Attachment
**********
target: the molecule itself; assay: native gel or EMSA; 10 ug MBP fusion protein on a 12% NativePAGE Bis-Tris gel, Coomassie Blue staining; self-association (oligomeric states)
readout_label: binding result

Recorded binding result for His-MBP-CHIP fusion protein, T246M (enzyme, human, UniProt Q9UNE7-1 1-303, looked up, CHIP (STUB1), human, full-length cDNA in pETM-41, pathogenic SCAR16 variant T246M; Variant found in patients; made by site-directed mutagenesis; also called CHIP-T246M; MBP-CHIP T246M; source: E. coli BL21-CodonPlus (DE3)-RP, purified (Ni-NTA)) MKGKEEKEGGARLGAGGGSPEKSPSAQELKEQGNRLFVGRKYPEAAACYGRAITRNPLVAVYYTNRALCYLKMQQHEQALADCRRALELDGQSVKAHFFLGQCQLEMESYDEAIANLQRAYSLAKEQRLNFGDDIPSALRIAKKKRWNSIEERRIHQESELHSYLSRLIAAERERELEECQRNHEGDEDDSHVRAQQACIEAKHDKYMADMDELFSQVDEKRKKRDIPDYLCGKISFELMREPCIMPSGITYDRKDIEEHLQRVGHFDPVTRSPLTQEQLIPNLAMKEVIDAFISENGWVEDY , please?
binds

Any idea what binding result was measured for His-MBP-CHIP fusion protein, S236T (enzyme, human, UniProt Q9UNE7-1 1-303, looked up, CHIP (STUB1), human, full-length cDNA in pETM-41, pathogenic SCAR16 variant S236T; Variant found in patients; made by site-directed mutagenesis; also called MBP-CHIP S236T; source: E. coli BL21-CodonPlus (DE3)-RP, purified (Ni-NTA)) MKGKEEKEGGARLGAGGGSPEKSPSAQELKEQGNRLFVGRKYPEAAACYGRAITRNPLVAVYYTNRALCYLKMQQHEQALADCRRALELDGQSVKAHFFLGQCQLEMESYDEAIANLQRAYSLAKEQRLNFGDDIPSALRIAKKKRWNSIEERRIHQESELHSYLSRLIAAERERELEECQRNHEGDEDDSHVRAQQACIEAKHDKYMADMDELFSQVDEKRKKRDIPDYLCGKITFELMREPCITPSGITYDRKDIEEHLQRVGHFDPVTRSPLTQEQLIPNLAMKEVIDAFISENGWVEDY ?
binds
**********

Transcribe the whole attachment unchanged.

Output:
target: the molecule itself; assay: native gel or EMSA; 10 ug MBP fusion protein on a 12% NativePAGE Bis-Tris gel, Coomassie Blue staining; self-association (oligomeric states)
readout_label: binding result

Recorded binding result for His-MBP-CHIP fusion protein, T246M (enzyme, human, UniProt Q9UNE7-1 1-303, looked up, CHIP (STUB1), human, full-length cDNA in pETM-41, pathogenic SCAR16 variant T246M; Variant found in patients; made by site-directed mutagenesis; also called CHIP-T246M; MBP-CHIP T246M; source: E. coli BL21-CodonPlus (DE3)-RP, purified (Ni-NTA)) MKGKEEKEGGARLGAGGGSPEKSPSAQELKEQGNRLFVGRKYPEAAACYGRAITRNPLVAVYYTNRALCYLKMQQHEQALADCRRALELDGQSVKAHFFLGQCQLEMESYDEAIANLQRAYSLAKEQRLNFGDDIPSALRIAKKKRWNSIEERRIHQESELHSYLSRLIAAERERELEECQRNHEGDEDDSHVRAQQACIEAKHDKYMADMDELFSQVDEKRKKRDIPDYLCGKISFELMREPCIMPSGITYDRKDIEEHLQRVGHFDPVTRSPLTQEQLIPNLAMKEVIDAFISENGWVEDY , please?
binds

Any idea what binding result was measured for His-MBP-CHIP fusion protein, S236T (enzyme, human, UniProt Q9UNE7-1 1-303, looked up, CHIP (STUB1), human, full-length cDNA in pETM-41, pathogenic SCAR16 variant S236T; Variant found in patients; made by site-directed mutagenesis; also called MBP-CHIP S236T; source: E. coli BL21-CodonPlus (DE3)-RP, purified (Ni-NTA)) MKGKEEKEGGARLGAGGGSPEKSPSAQELKEQGNRLFVGRKYPEAAACYGRAITRNPLVAVYYTNRALCYLKMQQHEQALADCRRALELDGQSVKAHFFLGQCQLEMESYDEAIANLQRAYSLAKEQRLNFGDDIPSALRIAKKKRWNSIEERRIHQESELHSYLSRLIAAERERELEECQRNHEGDEDDSHVRAQQACIEAKHDKYMADMDELFSQVDEKRKKRDIPDYLCGKITFELMREPCITPSGITYDRKDIEEHLQRVGHFDPVTRSPLTQEQLIPNLAMKEVIDAFISENGWVEDY ?
binds